Sitting for the Gold

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Update: Congratulations to the USA Women’s National Sitting Volleyball Team and Coach Hamiter for winning Gold against China at the Tokyo Paralympics!

As the Olympics wrap up, the next round of athletes–Paralympic athletes–take to the court on Aug. 24 – Sept. 5 in Tokyo, to amaze the world with their incredible skill, despite physical disability. The U.S. Women’s Sitting Volleyball National Team, based at the University of Central Oklahoma in Edmond, intends to add a second gold medal to its collection when it competes in Tokyo.

“Sitting volleyball rules are similar to standing volleyball, but the court is smaller, and the players have to remain in contact with the floor,” said U.S. Women’s Sitting Team Head Coach, Bill Hamiter. “To play internationally, the athlete must have some level of disability. It can be missing limbs but other things as well, as we have a player born with drop foot, and one has her ankle fused together. Their disabilities may come from cancer, accident, or from a war, but they are deserving athletes.”

Heather Erickson moved to Edmond 10 years ago to play the sport. “I was hesitant at admitting I had a disability, but once I sat down and played sitting volleyball, I fell in love with the sport. This will be my fourth Paralympic Games, and it is a privilege I do not take lightly.”   

Coach Hamiter, who led the team to a silver medal in London Paralympics Games in 2012 and a gold medal at the 2016 Games in Rio de Janeiro, admits he never saw himself coaching a Paralympic team. He started coaching college volleyball on the side, but one thing led to another, and he was asked to coach sitting volleyball.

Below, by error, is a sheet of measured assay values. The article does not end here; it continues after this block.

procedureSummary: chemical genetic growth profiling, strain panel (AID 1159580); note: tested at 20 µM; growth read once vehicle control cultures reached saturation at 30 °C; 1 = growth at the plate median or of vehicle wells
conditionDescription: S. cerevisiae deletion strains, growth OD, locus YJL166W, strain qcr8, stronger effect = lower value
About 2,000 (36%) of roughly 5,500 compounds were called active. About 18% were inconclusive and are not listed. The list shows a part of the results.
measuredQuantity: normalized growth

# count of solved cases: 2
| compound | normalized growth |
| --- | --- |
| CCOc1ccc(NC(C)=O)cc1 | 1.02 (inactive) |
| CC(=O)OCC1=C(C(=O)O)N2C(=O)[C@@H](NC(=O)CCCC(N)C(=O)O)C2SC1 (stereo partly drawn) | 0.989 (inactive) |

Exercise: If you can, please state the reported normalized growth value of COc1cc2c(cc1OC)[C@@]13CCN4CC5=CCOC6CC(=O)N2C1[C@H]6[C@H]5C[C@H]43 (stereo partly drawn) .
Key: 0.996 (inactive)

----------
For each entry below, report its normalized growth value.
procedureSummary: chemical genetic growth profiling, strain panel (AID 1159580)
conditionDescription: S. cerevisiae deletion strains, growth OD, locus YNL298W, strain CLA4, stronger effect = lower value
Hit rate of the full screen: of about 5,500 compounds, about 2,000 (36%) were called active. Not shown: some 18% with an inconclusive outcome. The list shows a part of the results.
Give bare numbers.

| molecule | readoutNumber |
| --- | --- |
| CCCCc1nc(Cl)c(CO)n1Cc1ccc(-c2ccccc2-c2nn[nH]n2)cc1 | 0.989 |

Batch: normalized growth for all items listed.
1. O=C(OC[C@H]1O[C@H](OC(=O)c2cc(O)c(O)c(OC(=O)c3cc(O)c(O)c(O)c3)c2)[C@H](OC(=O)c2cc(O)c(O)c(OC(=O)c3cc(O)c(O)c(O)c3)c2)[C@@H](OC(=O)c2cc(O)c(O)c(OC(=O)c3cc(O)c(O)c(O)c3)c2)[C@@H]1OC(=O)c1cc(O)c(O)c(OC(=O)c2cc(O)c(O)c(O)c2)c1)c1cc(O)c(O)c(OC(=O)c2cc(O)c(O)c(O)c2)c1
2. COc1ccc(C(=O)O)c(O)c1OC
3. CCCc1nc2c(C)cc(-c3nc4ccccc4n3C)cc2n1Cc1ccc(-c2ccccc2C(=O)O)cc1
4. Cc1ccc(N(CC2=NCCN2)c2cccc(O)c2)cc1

“Now, I know it’s my calling,” Hamiter said. “I’ve always been driven to serve the underserved. Early on, I was buying t-shirts out of my own pocket so that the team would have uniforms to practice in, but then UCO became the team’s national training center for USA Volleyball, and it’s a tremendous partnership.” 

“It’s rare to find a community so welcoming,” Erickson said. “Knowing that the community is cheering for us carries so much weight as we go into the Tokyo games, because there won’t be fans in the arena. It makes me want to win even more to make Edmond proud.”

As this No. 1 world-ranked team heads to Tokyo, the pressure to win gold again is palpable, but Hamiter believes that this team, with such a strong mix of experienced players, is poised to win. 

“We’ve had to regroup since the pandemic delayed last year’s Games,” Hamiter said. “Fortunately, we have players who can step in to play multiple roles at a high skill level—and not knowing what will happen with COVID or contact tracing, our ability to manage the possibility of losing team members is imperative.”

Hamiter continues to be impressed with the athletic ability of his players each year. “These players are great athletes, just like the athletes on the Olympic side. They don’t get the promotion or accolades of some of the better-known Olympic players, like gymnast Shannon Miller, but I’d love to see them get more respect and promotion.”  

The athletes are focused on working successfully as a team. Erickson, who won gold in Rio, remembers that win. “There’s such happiness in that moment, seeing your country’s flag flown above all others,” she said. 

“After inching from bronze (in 2004) to silver(in 2008 and ‘12) to gold (in 2016), we were so joyful,” Hamiter said. “This team is deeply athletic, and I believe we can do it again.”    

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